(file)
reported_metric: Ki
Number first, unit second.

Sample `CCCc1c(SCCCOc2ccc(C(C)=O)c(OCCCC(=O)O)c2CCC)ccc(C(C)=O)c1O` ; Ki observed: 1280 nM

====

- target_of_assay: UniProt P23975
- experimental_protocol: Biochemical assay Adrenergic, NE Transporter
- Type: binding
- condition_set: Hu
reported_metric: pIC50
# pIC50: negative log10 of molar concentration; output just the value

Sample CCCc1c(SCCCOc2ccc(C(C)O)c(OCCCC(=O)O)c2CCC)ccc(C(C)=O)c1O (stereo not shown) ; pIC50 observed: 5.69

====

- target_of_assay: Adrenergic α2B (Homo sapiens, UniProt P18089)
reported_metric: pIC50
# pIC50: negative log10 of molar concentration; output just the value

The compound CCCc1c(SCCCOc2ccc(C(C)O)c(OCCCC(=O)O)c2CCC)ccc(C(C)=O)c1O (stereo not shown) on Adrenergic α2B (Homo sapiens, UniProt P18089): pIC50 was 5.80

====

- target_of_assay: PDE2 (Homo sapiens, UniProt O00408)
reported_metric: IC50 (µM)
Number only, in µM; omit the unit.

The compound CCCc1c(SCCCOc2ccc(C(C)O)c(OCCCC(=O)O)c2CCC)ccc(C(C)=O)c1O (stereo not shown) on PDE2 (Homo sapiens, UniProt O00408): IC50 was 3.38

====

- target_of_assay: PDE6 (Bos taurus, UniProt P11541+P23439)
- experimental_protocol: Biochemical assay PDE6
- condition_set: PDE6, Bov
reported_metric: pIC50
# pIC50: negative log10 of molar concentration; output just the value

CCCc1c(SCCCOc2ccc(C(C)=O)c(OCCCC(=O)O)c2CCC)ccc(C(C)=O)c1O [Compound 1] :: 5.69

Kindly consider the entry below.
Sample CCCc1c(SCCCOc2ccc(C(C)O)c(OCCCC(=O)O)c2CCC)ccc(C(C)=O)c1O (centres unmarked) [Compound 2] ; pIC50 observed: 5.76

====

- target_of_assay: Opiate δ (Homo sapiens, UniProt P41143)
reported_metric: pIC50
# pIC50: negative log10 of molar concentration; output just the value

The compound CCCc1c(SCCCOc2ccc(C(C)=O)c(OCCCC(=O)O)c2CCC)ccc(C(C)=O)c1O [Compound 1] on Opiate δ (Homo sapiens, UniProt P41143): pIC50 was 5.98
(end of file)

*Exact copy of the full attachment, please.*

reported_metric: Ki
Number first, unit second.

Sample `CCCc1c(SCCCOc2ccc(C(C)=O)c(OCCCC(=O)O)c2CCC)ccc(C(C)=O)c1O` ; Ki observed: 1280 nM

====

- target_of_assay: UniProt P23975
- experimental_protocol: Biochemical assay Adrenergic, NE Transporter
- Type: binding
- condition_set: Hu
reported_metric: pIC50
# pIC50: negative log10 of molar concentration; output just the value

Sample CCCc1c(SCCCOc2ccc(C(C)O)c(OCCCC(=O)O)c2CCC)ccc(C(C)=O)c1O (stereo not shown) ; pIC50 observed: 5.69

====

- target_of_assay: Adrenergic α2B (Homo sapiens, UniProt P18089)
reported_metric: pIC50
# pIC50: negative log10 of molar concentration; output just the value

The compound CCCc1c(SCCCOc2ccc(C(C)O)c(OCCCC(=O)O)c2CCC)ccc(C(C)=O)c1O (stereo not shown) on Adrenergic α2B (Homo sapiens, UniProt P18089): pIC50 was 5.80

====

- target_of_assay: PDE2 (Homo sapiens, UniProt O00408)
reported_metric: IC50 (µM)
Number only, in µM; omit the unit.

The compound CCCc1c(SCCCOc2ccc(C(C)O)c(OCCCC(=O)O)c2CCC)ccc(C(C)=O)c1O (stereo not shown) on PDE2 (Homo sapiens, UniProt O00408): IC50 was 3.38

====

- target_of_assay: PDE6 (Bos taurus, UniProt P11541+P23439)
- experimental_protocol: Biochemical assay PDE6
- condition_set: PDE6, Bov
reported_metric: pIC50
# pIC50: negative log10 of molar concentration; output just the value

CCCc1c(SCCCOc2ccc(C(C)=O)c(OCCCC(=O)O)c2CCC)ccc(C(C)=O)c1O [Compound 1] :: 5.69

Kindly consider the entry below.
Sample CCCc1c(SCCCOc2ccc(C(C)O)c(OCCCC(=O)O)c2CCC)ccc(C(C)=O)c1O (centres unmarked) [Compound 2] ; pIC50 observed: 5.76

====

- target_of_assay: Opiate δ (Homo sapiens, UniProt P41143)
reported_metric: pIC50
# pIC50: negative log10 of molar concentration; output just the value

The compound CCCc1c(SCCCOc2ccc(C(C)=O)c(OCCCC(=O)O)c2CCC)ccc(C(C)=O)c1O [Compound 1] on Opiate δ (Homo sapiens, UniProt P41143): pIC50 was 5.98